Nav: Home

Virus shown to be likely cause of mystery polio-like illness

January 22, 2018

A major review by UNSW Sydney medical researchers has identified strong evidence that a virus called Enterovirus D68 is the cause of a mystery polio-like illness that has paralysed children in the US, Canada and Europe.

The study, by a team led by UNSW Professor Raina MacIntyre, Director of the NHMRC Centre for Research Excellence in Epidemic Response, is published in the journal Eurosurveillance.

"In 2014, children in the US began to be diagnosed with a mystery illness that caused a polio-like paralysis," says Professor MacIntyre.

"More than 120 children developed the condition, known as acute flaccid myelitis, in the US alone but experts were baffled as to the cause."

That same year there were also unusually large outbreaks of infection with Enterovirus D68, or EV-D68 - a virus known since the early 1960s to cause runny noses, coughs, muscle aches, fever and difficulty breathing.

About 2280 people in the US, Canada and Europe were infected with the virus, many of them children, and their respiratory symptoms were more severe than usual.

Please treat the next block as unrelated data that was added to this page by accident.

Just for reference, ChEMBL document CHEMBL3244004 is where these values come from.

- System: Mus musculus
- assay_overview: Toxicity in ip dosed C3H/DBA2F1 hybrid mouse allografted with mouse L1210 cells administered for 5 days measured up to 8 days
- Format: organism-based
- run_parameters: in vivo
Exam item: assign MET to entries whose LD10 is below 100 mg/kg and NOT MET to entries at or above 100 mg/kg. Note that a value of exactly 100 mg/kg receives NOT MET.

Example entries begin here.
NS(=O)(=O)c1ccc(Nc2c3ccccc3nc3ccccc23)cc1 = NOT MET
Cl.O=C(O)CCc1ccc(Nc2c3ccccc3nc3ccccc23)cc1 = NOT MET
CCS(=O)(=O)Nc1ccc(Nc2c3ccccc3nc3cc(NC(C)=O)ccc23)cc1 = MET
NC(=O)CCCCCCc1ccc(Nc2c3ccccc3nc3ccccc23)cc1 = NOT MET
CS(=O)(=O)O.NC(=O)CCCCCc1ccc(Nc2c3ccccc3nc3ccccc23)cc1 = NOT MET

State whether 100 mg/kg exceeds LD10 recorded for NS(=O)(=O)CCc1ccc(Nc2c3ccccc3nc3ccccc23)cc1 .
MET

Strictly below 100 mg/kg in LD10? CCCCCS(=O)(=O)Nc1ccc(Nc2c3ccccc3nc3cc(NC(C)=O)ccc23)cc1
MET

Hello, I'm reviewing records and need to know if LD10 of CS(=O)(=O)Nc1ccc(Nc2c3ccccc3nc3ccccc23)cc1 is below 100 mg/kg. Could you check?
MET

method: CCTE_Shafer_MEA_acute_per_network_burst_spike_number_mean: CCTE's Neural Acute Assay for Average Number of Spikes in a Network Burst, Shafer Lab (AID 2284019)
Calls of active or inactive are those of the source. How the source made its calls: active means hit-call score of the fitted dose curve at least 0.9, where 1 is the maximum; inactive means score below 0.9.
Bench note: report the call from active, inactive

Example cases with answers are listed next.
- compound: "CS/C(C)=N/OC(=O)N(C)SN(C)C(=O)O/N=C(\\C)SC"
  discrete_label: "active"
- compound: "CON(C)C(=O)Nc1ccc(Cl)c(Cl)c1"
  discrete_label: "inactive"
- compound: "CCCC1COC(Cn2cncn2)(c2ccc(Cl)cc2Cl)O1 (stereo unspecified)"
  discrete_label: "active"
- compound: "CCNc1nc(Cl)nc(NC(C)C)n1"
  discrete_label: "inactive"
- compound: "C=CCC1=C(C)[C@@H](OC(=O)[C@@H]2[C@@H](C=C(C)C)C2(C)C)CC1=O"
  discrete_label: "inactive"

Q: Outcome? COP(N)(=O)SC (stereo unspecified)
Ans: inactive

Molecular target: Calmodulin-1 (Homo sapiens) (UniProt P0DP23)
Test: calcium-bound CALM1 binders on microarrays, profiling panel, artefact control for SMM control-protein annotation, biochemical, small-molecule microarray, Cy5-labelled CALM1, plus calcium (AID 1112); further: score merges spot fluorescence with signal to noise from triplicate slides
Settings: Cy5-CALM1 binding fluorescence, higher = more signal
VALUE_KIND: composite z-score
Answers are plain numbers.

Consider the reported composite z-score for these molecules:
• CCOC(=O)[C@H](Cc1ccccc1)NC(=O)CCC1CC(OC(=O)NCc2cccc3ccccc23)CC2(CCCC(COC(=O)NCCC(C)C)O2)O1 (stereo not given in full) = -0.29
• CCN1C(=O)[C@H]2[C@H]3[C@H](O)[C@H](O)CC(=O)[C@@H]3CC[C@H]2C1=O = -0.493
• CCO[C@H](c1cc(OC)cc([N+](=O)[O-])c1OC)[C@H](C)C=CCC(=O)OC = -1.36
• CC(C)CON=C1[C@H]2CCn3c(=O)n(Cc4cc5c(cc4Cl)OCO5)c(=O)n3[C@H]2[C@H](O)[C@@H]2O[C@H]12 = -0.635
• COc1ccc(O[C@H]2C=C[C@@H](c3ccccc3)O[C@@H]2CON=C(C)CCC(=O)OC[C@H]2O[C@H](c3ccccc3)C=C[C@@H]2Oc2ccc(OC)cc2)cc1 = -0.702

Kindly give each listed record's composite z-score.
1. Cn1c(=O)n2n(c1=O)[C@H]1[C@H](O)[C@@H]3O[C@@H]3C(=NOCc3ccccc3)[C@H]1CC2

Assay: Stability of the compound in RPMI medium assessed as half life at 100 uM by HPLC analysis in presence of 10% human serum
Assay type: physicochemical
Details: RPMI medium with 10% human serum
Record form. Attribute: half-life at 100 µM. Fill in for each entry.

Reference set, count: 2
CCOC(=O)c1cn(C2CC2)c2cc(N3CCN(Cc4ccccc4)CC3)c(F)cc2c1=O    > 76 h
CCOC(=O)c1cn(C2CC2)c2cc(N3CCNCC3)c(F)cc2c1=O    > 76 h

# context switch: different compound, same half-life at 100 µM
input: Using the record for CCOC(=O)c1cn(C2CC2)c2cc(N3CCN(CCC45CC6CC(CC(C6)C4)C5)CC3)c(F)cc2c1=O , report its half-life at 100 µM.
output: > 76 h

Clusters of the paralysing illness, also mostly in children, were reported in the same regions.

"This raised the possibility of a link between EV-D68 and acute flaccid myelitis. However, the virus had never been known to cause paralysis before," says Professor MacIntyre.

For the new study, the UNSW team analysed the scientific literature on acute flaccid myelitis. They applied the Bradfield Hill criteria - a set of nine principles developed to determine causality that are named after the two researcher who used them to settle the debate about smoking causing lung cancer.

"The scientific method Bradfield and Hill used to prove that smoking caused cancer is now an accepted tool to determine causality," says Professor MacIntyre.

"We are first to use his approach to analyse the relationship between EV-D68 and acute flaccid myelitis. Our results show that it is very likely that EV-D68 is the cause of the mystery illness and the paralysis of children.

"This link needs to be acknowledged so that public health strategies can focus on prevention of infection.

"The incidence of EV-D68 infections is increasing worldwide, and a genetically distinct strain has recently evolved. There is no treatment or vaccine for the polio-like illness caused by EV-D68, which makes it important to act quickly to stop outbreaks."

The virus is still rare in Australia. Hygiene methods such as washing hands with soap and water for 20 seconds can help prevent the spread of the virus.
-end-
Media Contacts:

Professor Raina MacIntyre: r.macintyre@unsw.edu.au

UNSW Medicine Media: Deborah Smith: +612 9385 7307, +61 478 492 060, deborah.smith@unsw.edu.au

University of New South Wales

Related Virus Articles:

Virus prevalence associated with habitat
Levels of virus infection in lobsters seem to be related to habitat and other species, new studies of Caribbean marine protected areas have shown.
Herpes virus decoded
The genome of the herpes simplex virus 1 was decoded using new methods.